Our Cute Little Dictators

Posted by sepoy on November 07, 2007 · 3 mins read

Q Dana, does the White House believe that Musharraf is now a dictator?
MS. PERINO: Look, I think that that is -- it's premature to say that. This is a President --

The glorious founding fathers of this nation really did us a bad. They kicked out the King, banned all pomp and circumstance, and made us seek manifestations of our glory in bald eagles and giant cracked bells. Political Power, that most pompous and most glorious of all sports, became the dominion of dour grey suits, subdued hair cuts and sober visages (despite some recent divergances, aside).

What to do, then, about our yearning desires to see the bright plumage of our ruling kings and queens? How do we fill our fantasies of unilateral and benevolent power personified? If we are God's own nation and this is the City on the Hill and that is our Manifest Destiny then where, oh where, can we observe righteous Leadership in action? Sure we can transpose some of those desires to the celebrities and give Oscars to anyone who makes any movie about the British queens - dead or dying. But ... it just doesn't cut it, you know?

Hence, we outsource our plumage-needs. There are many a people who have the ability to produce a variety of genus homo dictatorus - with a little support and guidance from us. This species comes with their own funny hats, chests filled with medals and bars, a posse of killing hardware, and a determination to "put things right". We like that. We support their nascent abilities to lead their people. We put their glamorous, glittering visages on our papers and our screens - hungrily following them from "crisis" to "crisis". There is so much more substance in their turbulent lives than in our Lindsey Lohan, after all. Now and then, we remind ourselves that our support for these dictators is not "permanent" and that one day soon, they should bring "democracy" to their people.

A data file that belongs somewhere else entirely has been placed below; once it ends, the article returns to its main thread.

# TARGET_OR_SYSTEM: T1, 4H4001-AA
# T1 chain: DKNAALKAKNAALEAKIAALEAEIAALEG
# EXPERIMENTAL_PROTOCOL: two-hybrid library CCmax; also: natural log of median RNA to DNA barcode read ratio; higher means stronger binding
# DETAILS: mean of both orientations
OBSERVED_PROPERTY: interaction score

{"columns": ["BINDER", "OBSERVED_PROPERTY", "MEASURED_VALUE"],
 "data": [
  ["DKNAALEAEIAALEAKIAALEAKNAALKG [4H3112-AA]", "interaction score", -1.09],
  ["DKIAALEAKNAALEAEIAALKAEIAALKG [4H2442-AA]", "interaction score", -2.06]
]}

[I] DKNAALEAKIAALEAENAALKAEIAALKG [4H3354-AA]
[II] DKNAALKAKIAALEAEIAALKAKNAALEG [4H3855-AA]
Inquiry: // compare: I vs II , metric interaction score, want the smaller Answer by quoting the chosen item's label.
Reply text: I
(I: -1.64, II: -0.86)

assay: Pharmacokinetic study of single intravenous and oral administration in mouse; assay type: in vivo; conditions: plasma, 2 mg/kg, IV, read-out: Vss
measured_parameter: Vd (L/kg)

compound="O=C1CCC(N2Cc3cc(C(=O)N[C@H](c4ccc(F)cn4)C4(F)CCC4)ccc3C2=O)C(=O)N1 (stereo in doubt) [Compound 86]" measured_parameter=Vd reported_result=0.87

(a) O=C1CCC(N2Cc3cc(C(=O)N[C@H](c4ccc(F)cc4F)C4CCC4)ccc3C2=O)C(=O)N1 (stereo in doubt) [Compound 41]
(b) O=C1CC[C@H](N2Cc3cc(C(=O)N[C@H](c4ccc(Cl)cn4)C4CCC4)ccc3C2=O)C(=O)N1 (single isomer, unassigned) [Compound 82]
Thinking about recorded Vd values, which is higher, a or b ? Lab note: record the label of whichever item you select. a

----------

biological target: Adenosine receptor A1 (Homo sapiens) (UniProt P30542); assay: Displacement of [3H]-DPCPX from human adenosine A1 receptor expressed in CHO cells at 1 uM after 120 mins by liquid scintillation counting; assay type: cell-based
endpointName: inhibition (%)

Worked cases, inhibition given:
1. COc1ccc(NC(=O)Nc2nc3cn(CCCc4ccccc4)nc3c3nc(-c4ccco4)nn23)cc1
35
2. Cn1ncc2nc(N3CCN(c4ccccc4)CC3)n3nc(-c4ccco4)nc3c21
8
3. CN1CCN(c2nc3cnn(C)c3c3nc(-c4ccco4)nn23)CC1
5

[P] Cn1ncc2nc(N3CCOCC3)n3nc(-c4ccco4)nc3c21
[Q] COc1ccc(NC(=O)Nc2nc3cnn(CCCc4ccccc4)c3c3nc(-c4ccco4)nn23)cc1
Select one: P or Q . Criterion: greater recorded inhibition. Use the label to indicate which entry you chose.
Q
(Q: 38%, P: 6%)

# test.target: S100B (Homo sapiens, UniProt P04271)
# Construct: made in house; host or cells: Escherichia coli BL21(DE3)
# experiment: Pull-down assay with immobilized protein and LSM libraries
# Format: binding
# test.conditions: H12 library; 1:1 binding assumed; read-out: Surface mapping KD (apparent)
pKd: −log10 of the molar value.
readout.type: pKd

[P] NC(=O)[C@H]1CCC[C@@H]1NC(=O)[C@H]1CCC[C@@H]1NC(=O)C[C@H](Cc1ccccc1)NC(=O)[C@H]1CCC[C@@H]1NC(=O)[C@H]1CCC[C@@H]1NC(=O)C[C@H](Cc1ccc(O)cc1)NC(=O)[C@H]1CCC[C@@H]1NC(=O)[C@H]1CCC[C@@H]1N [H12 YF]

But, come on. We are smart people here. We know how it is. Democracy is _way_WAY_ complicated. Electoral colleges, and votes and quorums and, oh, those hanging chads! We know that these people have no idea how to successfully keep the poor from clogging up the mainstream with their opinions or even how a black-robed junta can strike an election towards the candidate who lost. Those are skills that take centuries to learn. Still, we ask of these inveterate performers to keep an eye on the road ahead - to tell us that you are working very, very hard in training the people in democracy. We ask them to believe that freedom is the birthright of every human on this planet. They have the freedom to enslave their people. We have the freedom to fund that march for freedom.

To those among us, dour on the inside and out, who make loud pronouncements about repression and oppression and all that. Please. This is a completely harmless species. They bark. But they do not bite. And they are necessary. For their people. And also, for us.


SP | November 08, 2007

Dead on. There are parallels with the romanticisation of rajas during the Raj - much as the Brits prided themselves on lifting India out of its oriental despotism (ditto the French in parts of N. Africa) they did still seem to get a guilty pleasure out of court grandeur, and posing for pictures with fat jewel-draped princelings.

SP | November 08, 2007

And here's an old cold warrior rehashing the American love of Pakistani dictators: http://www.dawn.com/2007/11/08/top10.htm

The evolution of homo dictatorophilus « Kafr al-Hanadwa | November 09, 2007

[...] the plumage and pageantry do help. You can always justify your devotion to a cad by saying that you can’t [...]

matthew broussard | November 09, 2007

if there is a ban on"assembly" that doesn't necessarily exclude collective protest on a massive level. if people gather to protest they create an easy target for the oppressive police. would it be possible to have aprotest which is capillary: dispersed throughout the territory and society? could all interested protester and concerned citizens just stop what their doing at a specific time: say 11:30 am on monday, and step into the street blocking traffic, wherever they happen to be? the police can't be everywhere, all the time. and such a move would stop the country dead in its tracks for a long while due to ensuing logistical problems and also send a stong message to the govenment: the same one which Ms Bhutto said: "they can't arreste everyone" especially if they aren't all in the same place. and that the country can shut the military down, even without having means or money or arms. in the wake of a media blackout and oppressive military force, one could imagine taking advantage of alternative ways of thinking: exactly what the military is incaple of.